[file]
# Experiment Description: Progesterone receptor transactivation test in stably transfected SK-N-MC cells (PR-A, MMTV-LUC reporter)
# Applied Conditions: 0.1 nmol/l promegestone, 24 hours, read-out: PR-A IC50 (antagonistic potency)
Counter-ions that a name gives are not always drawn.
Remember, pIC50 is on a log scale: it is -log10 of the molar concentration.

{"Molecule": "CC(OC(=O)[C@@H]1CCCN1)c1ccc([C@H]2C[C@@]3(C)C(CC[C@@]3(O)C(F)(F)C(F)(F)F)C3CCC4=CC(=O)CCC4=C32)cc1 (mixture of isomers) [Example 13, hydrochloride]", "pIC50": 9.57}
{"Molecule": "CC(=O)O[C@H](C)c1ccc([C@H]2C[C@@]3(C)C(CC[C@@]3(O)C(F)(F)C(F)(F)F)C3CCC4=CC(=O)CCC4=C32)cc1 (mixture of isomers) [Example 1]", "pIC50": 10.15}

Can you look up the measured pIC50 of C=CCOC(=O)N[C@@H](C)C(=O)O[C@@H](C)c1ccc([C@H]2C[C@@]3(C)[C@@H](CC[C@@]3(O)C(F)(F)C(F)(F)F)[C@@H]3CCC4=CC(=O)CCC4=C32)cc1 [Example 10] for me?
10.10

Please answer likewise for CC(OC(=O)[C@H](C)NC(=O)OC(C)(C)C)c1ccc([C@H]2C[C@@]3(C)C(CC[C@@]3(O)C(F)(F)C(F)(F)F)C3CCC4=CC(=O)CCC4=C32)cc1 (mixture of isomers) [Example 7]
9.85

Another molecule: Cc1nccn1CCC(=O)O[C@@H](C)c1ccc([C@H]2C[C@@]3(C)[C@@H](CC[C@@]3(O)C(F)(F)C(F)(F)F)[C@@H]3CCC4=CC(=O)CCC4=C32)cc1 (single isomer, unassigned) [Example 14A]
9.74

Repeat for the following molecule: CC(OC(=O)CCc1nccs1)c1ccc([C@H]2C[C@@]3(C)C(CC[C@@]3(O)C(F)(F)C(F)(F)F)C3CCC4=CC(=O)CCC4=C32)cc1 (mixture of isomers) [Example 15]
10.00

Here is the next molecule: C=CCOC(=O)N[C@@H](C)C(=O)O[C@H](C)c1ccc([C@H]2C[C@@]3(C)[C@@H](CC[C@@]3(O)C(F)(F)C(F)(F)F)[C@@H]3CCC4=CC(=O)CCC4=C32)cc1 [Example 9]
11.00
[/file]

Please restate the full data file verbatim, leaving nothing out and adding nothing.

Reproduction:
# Experiment Description: Progesterone receptor transactivation test in stably transfected SK-N-MC cells (PR-A, MMTV-LUC reporter)
# Applied Conditions: 0.1 nmol/l promegestone, 24 hours, read-out: PR-A IC50 (antagonistic potency)
Counter-ions that a name gives are not always drawn.
Remember, pIC50 is on a log scale: it is -log10 of the molar concentration.

{"Molecule": "CC(OC(=O)[C@@H]1CCCN1)c1ccc([C@H]2C[C@@]3(C)C(CC[C@@]3(O)C(F)(F)C(F)(F)F)C3CCC4=CC(=O)CCC4=C32)cc1 (mixture of isomers) [Example 13, hydrochloride]", "pIC50": 9.57}
{"Molecule": "CC(=O)O[C@H](C)c1ccc([C@H]2C[C@@]3(C)C(CC[C@@]3(O)C(F)(F)C(F)(F)F)C3CCC4=CC(=O)CCC4=C32)cc1 (mixture of isomers) [Example 1]", "pIC50": 10.15}

Can you look up the measured pIC50 of C=CCOC(=O)N[C@@H](C)C(=O)O[C@@H](C)c1ccc([C@H]2C[C@@]3(C)[C@@H](CC[C@@]3(O)C(F)(F)C(F)(F)F)[C@@H]3CCC4=CC(=O)CCC4=C32)cc1 [Example 10] for me?
10.10

Please answer likewise for CC(OC(=O)[C@H](C)NC(=O)OC(C)(C)C)c1ccc([C@H]2C[C@@]3(C)C(CC[C@@]3(O)C(F)(F)C(F)(F)F)C3CCC4=CC(=O)CCC4=C32)cc1 (mixture of isomers) [Example 7]
9.85

Another molecule: Cc1nccn1CCC(=O)O[C@@H](C)c1ccc([C@H]2C[C@@]3(C)[C@@H](CC[C@@]3(O)C(F)(F)C(F)(F)F)[C@@H]3CCC4=CC(=O)CCC4=C32)cc1 (single isomer, unassigned) [Example 14A]
9.74

Repeat for the following molecule: CC(OC(=O)CCc1nccs1)c1ccc([C@H]2C[C@@]3(C)C(CC[C@@]3(O)C(F)(F)C(F)(F)F)C3CCC4=CC(=O)CCC4=C32)cc1 (mixture of isomers) [Example 15]
10.00

Here is the next molecule: C=CCOC(=O)N[C@@H](C)C(=O)O[C@H](C)c1ccc([C@H]2C[C@@]3(C)[C@@H](CC[C@@]3(O)C(F)(F)C(F)(F)F)[C@@H]3CCC4=CC(=O)CCC4=C32)cc1 [Example 9]
11.00